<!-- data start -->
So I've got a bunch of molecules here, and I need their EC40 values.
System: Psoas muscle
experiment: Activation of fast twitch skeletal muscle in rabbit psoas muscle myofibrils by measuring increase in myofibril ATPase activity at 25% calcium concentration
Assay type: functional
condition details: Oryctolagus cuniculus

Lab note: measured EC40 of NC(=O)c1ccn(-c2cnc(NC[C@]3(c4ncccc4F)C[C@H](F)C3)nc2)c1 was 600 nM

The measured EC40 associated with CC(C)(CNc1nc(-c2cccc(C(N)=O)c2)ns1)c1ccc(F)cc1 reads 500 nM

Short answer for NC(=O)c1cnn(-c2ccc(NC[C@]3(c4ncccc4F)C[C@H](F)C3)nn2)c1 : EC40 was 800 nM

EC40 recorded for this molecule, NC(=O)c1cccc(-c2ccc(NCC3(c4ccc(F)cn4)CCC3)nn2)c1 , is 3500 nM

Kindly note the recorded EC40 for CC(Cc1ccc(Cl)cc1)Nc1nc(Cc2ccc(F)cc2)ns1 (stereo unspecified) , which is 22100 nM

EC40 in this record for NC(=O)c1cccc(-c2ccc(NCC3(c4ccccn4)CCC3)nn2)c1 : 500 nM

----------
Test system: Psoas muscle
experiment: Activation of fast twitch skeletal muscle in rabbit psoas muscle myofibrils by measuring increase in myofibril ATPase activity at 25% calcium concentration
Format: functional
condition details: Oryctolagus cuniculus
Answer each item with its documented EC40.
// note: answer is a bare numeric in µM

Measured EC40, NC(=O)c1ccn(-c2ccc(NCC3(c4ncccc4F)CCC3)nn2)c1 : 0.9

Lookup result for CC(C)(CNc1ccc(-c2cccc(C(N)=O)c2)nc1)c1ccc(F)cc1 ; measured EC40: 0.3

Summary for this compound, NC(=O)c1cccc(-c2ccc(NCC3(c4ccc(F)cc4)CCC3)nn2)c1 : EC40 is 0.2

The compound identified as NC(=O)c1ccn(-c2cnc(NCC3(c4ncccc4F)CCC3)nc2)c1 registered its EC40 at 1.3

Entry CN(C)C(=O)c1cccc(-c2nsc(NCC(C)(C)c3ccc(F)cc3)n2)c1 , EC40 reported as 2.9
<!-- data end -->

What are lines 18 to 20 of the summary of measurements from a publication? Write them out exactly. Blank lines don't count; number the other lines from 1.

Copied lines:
// note: answer is a bare numeric in µM

Measured EC40, NC(=O)c1ccn(-c2ccc(NCC3(c4ncccc4F)CCC3)nn2)c1 : 0.9

Lookup result for CC(C)(CNc1ccc(-c2cccc(C(N)=O)c2)nc1)c1ccc(F)cc1 ; measured EC40: 0.3